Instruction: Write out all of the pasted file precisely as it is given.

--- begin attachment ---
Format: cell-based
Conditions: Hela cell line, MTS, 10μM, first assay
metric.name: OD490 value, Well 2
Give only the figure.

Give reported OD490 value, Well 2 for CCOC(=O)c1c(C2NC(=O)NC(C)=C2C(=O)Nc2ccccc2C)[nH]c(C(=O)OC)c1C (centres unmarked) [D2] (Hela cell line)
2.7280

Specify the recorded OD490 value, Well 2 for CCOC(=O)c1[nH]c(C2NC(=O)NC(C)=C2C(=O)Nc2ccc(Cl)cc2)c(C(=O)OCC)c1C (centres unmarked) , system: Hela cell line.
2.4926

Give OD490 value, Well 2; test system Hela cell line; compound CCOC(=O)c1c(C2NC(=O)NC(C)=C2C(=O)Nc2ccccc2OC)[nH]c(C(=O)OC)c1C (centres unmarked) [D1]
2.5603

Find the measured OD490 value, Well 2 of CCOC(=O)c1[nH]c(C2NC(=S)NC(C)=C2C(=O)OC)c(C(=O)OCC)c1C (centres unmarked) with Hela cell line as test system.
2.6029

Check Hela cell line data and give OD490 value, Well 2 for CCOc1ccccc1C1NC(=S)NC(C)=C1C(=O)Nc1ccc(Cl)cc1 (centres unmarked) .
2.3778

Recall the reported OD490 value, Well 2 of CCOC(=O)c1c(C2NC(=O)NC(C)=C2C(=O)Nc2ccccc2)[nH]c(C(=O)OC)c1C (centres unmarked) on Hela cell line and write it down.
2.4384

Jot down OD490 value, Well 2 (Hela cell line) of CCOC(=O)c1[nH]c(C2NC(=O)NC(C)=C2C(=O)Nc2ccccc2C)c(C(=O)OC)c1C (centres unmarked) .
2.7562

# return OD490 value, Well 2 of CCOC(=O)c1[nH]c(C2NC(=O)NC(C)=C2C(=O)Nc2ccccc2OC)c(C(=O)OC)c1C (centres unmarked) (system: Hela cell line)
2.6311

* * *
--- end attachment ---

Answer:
Format: cell-based
Conditions: Hela cell line, MTS, 10μM, first assay
metric.name: OD490 value, Well 2
Give only the figure.

Give reported OD490 value, Well 2 for CCOC(=O)c1c(C2NC(=O)NC(C)=C2C(=O)Nc2ccccc2C)[nH]c(C(=O)OC)c1C (centres unmarked) [D2] (Hela cell line)
2.7280

Specify the recorded OD490 value, Well 2 for CCOC(=O)c1[nH]c(C2NC(=O)NC(C)=C2C(=O)Nc2ccc(Cl)cc2)c(C(=O)OCC)c1C (centres unmarked) , system: Hela cell line.
2.4926

Give OD490 value, Well 2; test system Hela cell line; compound CCOC(=O)c1c(C2NC(=O)NC(C)=C2C(=O)Nc2ccccc2OC)[nH]c(C(=O)OC)c1C (centres unmarked) [D1]
2.5603

Find the measured OD490 value, Well 2 of CCOC(=O)c1[nH]c(C2NC(=S)NC(C)=C2C(=O)OC)c(C(=O)OCC)c1C (centres unmarked) with Hela cell line as test system.
2.6029

Check Hela cell line data and give OD490 value, Well 2 for CCOc1ccccc1C1NC(=S)NC(C)=C1C(=O)Nc1ccc(Cl)cc1 (centres unmarked) .
2.3778

Recall the reported OD490 value, Well 2 of CCOC(=O)c1c(C2NC(=O)NC(C)=C2C(=O)Nc2ccccc2)[nH]c(C(=O)OC)c1C (centres unmarked) on Hela cell line and write it down.
2.4384

Jot down OD490 value, Well 2 (Hela cell line) of CCOC(=O)c1[nH]c(C2NC(=O)NC(C)=C2C(=O)Nc2ccccc2C)c(C(=O)OC)c1C (centres unmarked) .
2.7562

# return OD490 value, Well 2 of CCOC(=O)c1[nH]c(C2NC(=O)NC(C)=C2C(=O)Nc2ccccc2OC)c(C(=O)OC)c1C (centres unmarked) (system: Hela cell line)
2.6311

* * *